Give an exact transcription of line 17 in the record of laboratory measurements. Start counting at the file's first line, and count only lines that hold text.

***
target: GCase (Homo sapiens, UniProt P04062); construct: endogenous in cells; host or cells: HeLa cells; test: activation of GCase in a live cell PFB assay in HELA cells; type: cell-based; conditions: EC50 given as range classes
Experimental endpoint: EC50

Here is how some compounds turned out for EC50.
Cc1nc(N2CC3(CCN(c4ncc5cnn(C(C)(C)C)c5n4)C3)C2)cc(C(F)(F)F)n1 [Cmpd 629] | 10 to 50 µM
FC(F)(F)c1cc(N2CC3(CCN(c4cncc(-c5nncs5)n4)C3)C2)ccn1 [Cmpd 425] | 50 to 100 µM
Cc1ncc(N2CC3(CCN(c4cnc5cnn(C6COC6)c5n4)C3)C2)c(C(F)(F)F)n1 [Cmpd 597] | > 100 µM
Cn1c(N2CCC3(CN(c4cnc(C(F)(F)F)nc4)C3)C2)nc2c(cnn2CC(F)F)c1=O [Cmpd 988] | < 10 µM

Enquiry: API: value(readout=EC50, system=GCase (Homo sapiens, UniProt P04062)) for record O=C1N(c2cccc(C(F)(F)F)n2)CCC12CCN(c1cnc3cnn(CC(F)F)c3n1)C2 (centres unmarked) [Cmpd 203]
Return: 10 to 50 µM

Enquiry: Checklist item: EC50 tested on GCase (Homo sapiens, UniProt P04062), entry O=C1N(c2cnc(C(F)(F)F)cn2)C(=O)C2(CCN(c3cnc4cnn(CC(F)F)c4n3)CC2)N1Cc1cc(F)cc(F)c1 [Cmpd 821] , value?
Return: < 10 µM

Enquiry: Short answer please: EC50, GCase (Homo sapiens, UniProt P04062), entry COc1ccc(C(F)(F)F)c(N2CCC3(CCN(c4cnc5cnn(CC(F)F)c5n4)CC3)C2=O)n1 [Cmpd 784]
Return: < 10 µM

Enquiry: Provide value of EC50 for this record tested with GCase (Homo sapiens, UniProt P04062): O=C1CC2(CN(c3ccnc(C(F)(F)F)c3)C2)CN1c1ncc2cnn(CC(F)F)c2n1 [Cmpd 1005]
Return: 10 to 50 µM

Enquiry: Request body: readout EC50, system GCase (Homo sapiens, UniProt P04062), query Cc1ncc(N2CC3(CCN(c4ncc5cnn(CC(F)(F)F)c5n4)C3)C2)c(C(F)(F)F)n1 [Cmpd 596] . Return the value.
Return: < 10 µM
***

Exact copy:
Return: < 10 µM